# Has the speed of light changed?

A reader writes in with a question about the speed of light. Since the meter and second are defined in terms of that speed, how would we be able to tell if the speed of light is changing or has changed throughout history?

It’s a good question. According to the official standard, a meter is defined to be “the length of the path travelled by light in vacuum during a time interval of 1⁄299 792 458 of a second”. If the speed of light gets faster, by definition the meter gets longer. It’s additionally complicated by the fact that the second is also defined in terms of the speed of light. The second is “the duration of 9 192 631 770 periods of the radiation corresponding to the transition between the two hyperfine levels of the ground state of the caesium 133 atom.” If you actually calculate that transition from first principles, you’ll encounter equations involving the speed of light. Therefore a changing speed of light would actually change the definitions of both the meter and the second in a complicated way.

So would scientists notice a changing speed of light, given that the units for distance and time are defined in terms of that speed? The answer, as you might guess, is yes. There’s two classes of constantly ongoing observations that come to mind. We’ll call them the practical and the theoretical.

The Practical: In practice physicists don’t directly use the formal definition of the meter and second. We use measuring devices whose connection to those standards is indirect. If the speed of light changed, those devices wouldn’t automatically resize themselves to fit the new definition. Because we routinely make measurements of length with light to ludicrous precision, we’d notice immediately if the speed of light changed. But even if our measuring devices did instantly update themselves to a new speed of light, we’d still notice just as quickly because all the actual distances being measured (our height, the distance to satellites, the length of interferometers, etc) are still the same, just enumerated with different units. You’d notice the difference too – GPS would quit working, because it functions by measuring the light travel time to you given the distances between the satellites. Those distances wouldn’t change just because our measuring unit changed. A new speed of light, even if the change were just a few parts per billion, would seriously throw off the accuracy of GPS.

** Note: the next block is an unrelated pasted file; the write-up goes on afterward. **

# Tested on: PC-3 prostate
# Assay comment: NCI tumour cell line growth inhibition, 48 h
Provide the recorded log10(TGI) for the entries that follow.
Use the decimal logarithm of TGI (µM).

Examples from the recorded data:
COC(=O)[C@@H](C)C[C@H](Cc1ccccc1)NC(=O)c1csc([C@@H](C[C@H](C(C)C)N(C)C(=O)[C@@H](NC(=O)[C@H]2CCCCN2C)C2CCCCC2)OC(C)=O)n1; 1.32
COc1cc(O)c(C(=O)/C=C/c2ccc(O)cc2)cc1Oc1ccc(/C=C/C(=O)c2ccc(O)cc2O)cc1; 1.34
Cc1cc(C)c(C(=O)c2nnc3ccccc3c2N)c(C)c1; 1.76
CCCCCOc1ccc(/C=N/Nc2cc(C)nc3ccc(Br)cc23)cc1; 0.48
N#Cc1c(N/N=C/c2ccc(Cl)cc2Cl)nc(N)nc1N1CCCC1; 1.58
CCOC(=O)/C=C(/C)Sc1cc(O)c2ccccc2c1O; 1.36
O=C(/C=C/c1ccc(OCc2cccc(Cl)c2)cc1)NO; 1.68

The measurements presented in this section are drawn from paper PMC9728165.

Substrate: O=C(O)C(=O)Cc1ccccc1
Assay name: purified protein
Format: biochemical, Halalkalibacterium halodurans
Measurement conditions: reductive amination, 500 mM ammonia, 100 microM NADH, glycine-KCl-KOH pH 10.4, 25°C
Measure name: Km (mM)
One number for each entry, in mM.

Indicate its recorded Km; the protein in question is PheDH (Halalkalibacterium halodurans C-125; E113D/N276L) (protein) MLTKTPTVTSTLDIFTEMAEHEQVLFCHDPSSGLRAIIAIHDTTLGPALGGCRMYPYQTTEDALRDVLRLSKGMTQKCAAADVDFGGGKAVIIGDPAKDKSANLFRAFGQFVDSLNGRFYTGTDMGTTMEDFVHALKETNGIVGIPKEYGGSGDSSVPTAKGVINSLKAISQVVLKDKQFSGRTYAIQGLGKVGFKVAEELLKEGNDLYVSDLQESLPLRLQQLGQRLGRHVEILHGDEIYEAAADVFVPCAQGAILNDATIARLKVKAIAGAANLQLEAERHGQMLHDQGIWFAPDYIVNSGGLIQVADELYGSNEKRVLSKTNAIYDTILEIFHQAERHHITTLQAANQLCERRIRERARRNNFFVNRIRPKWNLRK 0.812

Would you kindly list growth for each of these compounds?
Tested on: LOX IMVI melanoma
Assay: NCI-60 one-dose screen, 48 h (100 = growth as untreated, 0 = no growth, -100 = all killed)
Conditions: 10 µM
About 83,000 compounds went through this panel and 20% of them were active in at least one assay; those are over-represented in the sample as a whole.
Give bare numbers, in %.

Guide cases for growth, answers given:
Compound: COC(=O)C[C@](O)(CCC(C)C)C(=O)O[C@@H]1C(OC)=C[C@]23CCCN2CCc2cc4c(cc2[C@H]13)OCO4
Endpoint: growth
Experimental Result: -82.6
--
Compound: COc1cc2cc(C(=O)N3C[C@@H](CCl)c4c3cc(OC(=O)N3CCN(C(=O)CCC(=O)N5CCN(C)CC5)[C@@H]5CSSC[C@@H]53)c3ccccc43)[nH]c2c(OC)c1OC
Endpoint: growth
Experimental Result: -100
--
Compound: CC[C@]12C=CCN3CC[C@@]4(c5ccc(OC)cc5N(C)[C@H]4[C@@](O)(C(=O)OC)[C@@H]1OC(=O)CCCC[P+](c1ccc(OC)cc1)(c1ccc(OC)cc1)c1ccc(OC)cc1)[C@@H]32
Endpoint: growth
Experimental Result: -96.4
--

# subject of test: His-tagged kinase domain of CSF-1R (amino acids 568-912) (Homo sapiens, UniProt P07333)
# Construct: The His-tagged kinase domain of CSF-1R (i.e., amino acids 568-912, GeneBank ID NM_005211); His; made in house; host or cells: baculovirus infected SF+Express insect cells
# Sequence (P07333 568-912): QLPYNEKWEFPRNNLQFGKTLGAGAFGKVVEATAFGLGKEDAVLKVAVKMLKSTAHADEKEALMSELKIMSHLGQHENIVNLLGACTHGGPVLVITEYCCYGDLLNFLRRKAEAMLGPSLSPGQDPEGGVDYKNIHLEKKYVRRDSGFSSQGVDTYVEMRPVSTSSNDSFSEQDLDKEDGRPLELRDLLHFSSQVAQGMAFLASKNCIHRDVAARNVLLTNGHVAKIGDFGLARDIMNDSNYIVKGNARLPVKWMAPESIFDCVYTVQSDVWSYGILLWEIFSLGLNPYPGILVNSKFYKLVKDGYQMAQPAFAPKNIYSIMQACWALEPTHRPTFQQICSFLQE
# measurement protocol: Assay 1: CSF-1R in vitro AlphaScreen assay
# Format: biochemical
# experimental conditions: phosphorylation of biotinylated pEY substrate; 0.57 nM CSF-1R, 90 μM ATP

The Theoretical: It may not even be meaningful to talk about a change in the speed of light in and of itself. If the other constants of nature changed in compensating ways, the change might be no different from watching a movie in slow motion; nothing in the film happens differently. What we’re really interested in is the speed of light changing with respect to other constants of nature. As such we can look at the ratio of the speed of light with other constants , with the constants arranged in a way that cancels out all the units, leaving just a pure number. The most obvious of these dimensionless constants is the fine structure constant:

It’s equal to about 1/137.035999679. As a dimensionless constant, its value is not in the slightest dependent on how we define our units. If we redefined the meter to be twice its current value, we’d have to re-write the speed of light and the gravitational constant and whatnot to fit the new system, but all of that cancels out for the dimensionless constants. The fine structure constant and the other dimensionless constants would stay exactly the same.

This particular constant is extremely important in the quantum theory of atoms and light. If you want to calculate just about anything in AMO physics, you’ll be using it directly or indirectly. It permeates the laws describing all kinds of processes, including the way atoms emit light. If we look at the spectra of distant stars, we can determine the fine structure constant at the time and place that light was emitted. To the greatest precision we can manage (and it’s pretty great – about one part in a million), the fine structure constant seems to be the same at all times and places we’ve looked in the wider universe. On earth over our short history of measuring the constant in the lab, it’s been rock-solid to a much greater precision. It can’t have changed too much a priori anyway, since stars are only possible for a limited range of values of that constant.